Further, this study revealed that there was significant association between self-esteem and level of depression of the CAD patients where patients with higher level of self-esteem had lower level of depression. This might be due to association of positive self-esteem with mental well-being, happiness, adjustment, success, achievements, and satisfaction where low self-esteem can contribute to negative outcomes such as depression. In contrast to this finding, the finding of study conducted in Brazil  revealed that the patients who had higher self-esteem score had higher level of depression. This discrepancy in the finding of the study might be due to inclusion of different group of sample population in the studies. In this study level of depression was not significantly associated with sex of the CAD patients, whereas study conducted in Brazil  showed that depression had significant association with sex of the patients. The discrepancy in findings might be due to variation in sample population and study setting.
In conclusion, coronary artery disease and depression are both highly prevalent diseases. Both of them cause a significant decrease in quality of life for the patient and impose a significant economic burden on society. Anxiety and depression have great correlation in CAD patients. So psychiatry visits by specialties along with assessment by nurses in cardiovascular patients are recommended for case finding in anxiety and depression.
Nurse Manager should facilitate the introduction of health teaching for CAD patients and their family members in order to inform them about positive prognosis after better treatment and management which helps to lower the anxiety and depression. The different methods of psychological adaptation for anxiety and depression and CAD related effects should be developed based on best available evidence and the findings of this study. The design of the psychological adaptation should consider the involvement of the family/caregivers. This intervention should be piloted and tested using an experimental study. Similar study can be conducted on multicenter setting covering larger population.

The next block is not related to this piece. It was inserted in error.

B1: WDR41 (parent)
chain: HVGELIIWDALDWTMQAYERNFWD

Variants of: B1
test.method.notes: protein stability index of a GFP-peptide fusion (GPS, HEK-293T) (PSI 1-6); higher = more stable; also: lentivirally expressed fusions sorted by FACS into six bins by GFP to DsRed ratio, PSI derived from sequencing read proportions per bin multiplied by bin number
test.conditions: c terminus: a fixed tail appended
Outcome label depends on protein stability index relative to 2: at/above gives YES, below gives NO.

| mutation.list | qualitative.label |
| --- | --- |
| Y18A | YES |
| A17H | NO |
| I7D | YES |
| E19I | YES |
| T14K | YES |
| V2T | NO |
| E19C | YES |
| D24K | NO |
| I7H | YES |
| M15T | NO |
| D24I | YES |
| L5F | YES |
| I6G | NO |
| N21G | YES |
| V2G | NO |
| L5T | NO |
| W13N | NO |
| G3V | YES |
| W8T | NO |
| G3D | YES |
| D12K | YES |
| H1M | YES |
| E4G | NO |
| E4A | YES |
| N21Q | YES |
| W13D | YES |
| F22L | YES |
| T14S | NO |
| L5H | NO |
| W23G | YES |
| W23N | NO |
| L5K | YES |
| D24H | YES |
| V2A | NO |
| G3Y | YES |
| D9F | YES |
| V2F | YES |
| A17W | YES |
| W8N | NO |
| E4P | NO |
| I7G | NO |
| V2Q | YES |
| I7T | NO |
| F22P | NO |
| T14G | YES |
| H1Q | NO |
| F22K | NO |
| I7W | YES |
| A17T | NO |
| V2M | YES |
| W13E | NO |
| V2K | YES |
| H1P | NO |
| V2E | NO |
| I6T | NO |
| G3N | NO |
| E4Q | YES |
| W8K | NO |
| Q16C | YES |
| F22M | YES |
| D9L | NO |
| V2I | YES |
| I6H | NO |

The data used to support the findings of this study are available from the corresponding author upon request.
This study was approved by the Chitwan Medical College, IRC, and SGNHC Research Committee.
All patients were enrolled after providing written informed consent.
Conflicts of Interest
The author states no conflicts of interest and has received no payment in the preparation of this manuscript.
The authors would like to extend their gratitude to Chitwan Medical College for providing opportunity to conduct this study as a partial fulfillment of the requirement of Master of Nursing programme and Sahid Gangalaal National Heart Center for providing an opportunity to carry out this study and for their kind cooperation during data collection. They are very grateful and wish to extend their gratitude to Dr. Ajay Risal who granted them the permission to use Hospital Anxiety Depression Scale. They would like to acknowledge all the respondents for their cooperation for this study; without their support it would have not been possible to create this study in this shape.